2.4 Anglican Catechism

The Anglican Book of Common Prayer includes a catechism. In older editions it is a brief manual for the
instruction of those preparing to be brought before the
bishop for conrmation: the baptised rst professes his
baptism, and then rehearses the principal elements of
the faith into which he has been baptised: the Apostles
Creed, Ten Commandments, the Lords Prayer, and the
Catechist: What is your Name?
Answer: N. or M.
Catechist: Who gave you this Name?
Answer: My Godfathers and Godmothers in
my Baptism; wherein I was made a member of
Christ, the child of God, and an inheritor of the
kingdom of heaven.
The 1979 American book has a considerably longer catechism intended as an outline of instruction and a brief
summary of the Churchs teaching. [8]



Catechism of Saint Pius X

Socinian and other sectarian cate- published in 1566 under the authority of the Council
of Trent. It was not intended for common use by the

laity, but as a general use reference book for priests and

Besides the manuals of instruction that were published bishops. The online version is at http://www.cin.org/
by the Protestants for use in their families and churches, users/james/ebooks/master/trent/tindex.htm
there were other works produced by sectarian groups intended as a compact refutation of orthodoxy.
For example, Socinians in Poland published the Racovian
Catechism in 1605, using the question and answer format
of a catechism for the orderly presentation of their arguments against the Trinity and the doctrine of Hell, as these
were understood by the Reformed churches from which
they were forced to separate.

3.2 Catechism of Saint Pius X

The Catechism of Saint Pius X is a short catechism with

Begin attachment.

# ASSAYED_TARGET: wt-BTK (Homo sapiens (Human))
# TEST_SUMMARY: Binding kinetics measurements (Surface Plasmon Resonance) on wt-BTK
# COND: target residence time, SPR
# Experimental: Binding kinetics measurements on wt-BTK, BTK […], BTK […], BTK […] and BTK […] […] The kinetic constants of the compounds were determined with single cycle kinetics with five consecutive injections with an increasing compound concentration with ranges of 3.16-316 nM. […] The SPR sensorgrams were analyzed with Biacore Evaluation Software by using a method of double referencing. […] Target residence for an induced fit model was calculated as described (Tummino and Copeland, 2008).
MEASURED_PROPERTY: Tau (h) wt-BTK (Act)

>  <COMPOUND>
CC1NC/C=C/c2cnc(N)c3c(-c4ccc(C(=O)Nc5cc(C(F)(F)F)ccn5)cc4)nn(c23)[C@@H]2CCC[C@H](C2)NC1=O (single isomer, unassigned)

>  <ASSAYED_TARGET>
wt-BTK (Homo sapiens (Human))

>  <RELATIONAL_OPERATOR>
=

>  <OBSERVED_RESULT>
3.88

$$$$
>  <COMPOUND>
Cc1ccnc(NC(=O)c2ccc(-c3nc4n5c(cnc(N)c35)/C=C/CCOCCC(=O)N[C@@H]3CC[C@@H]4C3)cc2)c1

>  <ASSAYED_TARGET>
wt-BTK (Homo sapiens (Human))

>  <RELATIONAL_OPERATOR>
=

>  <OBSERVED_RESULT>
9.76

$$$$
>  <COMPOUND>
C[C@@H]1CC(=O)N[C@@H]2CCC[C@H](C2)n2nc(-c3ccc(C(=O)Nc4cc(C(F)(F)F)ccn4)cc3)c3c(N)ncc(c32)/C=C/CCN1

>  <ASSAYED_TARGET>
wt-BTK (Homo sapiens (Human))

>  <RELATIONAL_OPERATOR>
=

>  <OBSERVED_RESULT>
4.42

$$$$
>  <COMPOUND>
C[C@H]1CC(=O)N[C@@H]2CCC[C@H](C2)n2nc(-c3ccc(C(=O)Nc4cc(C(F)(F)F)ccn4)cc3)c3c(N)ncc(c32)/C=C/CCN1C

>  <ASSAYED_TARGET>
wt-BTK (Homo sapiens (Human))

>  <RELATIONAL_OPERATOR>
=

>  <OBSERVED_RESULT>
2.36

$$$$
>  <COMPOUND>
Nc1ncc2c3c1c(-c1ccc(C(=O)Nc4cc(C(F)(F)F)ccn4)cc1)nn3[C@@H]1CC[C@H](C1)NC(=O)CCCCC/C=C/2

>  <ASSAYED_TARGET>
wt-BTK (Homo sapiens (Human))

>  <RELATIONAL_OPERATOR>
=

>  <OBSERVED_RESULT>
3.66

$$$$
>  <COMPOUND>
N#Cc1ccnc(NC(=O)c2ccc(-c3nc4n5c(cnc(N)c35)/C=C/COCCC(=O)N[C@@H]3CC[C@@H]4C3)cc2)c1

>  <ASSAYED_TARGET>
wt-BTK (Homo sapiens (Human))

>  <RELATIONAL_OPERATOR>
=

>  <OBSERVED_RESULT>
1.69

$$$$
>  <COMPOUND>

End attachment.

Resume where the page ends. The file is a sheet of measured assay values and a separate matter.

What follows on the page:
questions and answers regarding the essentials of Catholic
faith and doctrine. It was issued by Pope Pius X at the
beginning of the 20th century in Italian, with the intention that all Catholics could easily understand their faith.
The Anabaptists have also produced catechisms of their An online version is at http://www.cin.org/users/james/
own, to explain and defend their distinctives.

Catholic catechisms

3.3 Baltimore Catechism

Various editions of the Baltimore Catechism were the
de facto standard Catholic school text in America from
1885 to the late 1960s. It was often taught by rote.
The most common edition has a series of questions with
their answers, which are followed by explanations in more
depth. These are often accompanied by biblical quotes.
There is a test at the end of every chapter. An online version is at http://www.cin.org/users/james/ebooks/

A catechism lesson in a Madras Presidency village (India), 1939

3.4 Catechism of Christian Doctrine (or

Penny Catechism)

The Catechism of the Catholic Church (see below) is the A question and answer format catechism that was the
catechism that is in most widespread use among Catholics standard catechetical text in Great Britain in the 20th
century. Popularly called the Penny Catechism as the
today. It is the ocial catechism of the Church.
original version only cost one penny. Various editions
For Catholics, all the canonical books of the Bible of the Penny Catechism were issued through the century
(including the Deuterocanonical books), the tradition and changes were made to the text. An On-line version
of the Church and the interpretation of these by the is at http://www.proecclesia.com/penny%20catechism/
Magisterium (which may be outlined in a catechism, a index.htm
compendium or a declaration) constitute the complete
and best resource for fully attaining to Gods revelation
to mankind. Catholics believe that sacred scripture and 3.5 Dutch Catechism (A New Catechism:
sacred tradition preserved and interpreted by the MagisCatholic Faith for Adults)
terium are both necessary for attaining to the fullest understanding of all of Gods revelation.
The hotly-debated "Dutch Catechism, De nieuwe kateThe term catechist is most frequently used in Catholicism, chismus (English translation: A New Catechism), of 1966
often to describe a lay catechist or layperson with cate- was the rst comprehensive post-Vatican II Catholic catchetical training who engages in such teaching and evan- echism. It was commissioned and authorised by the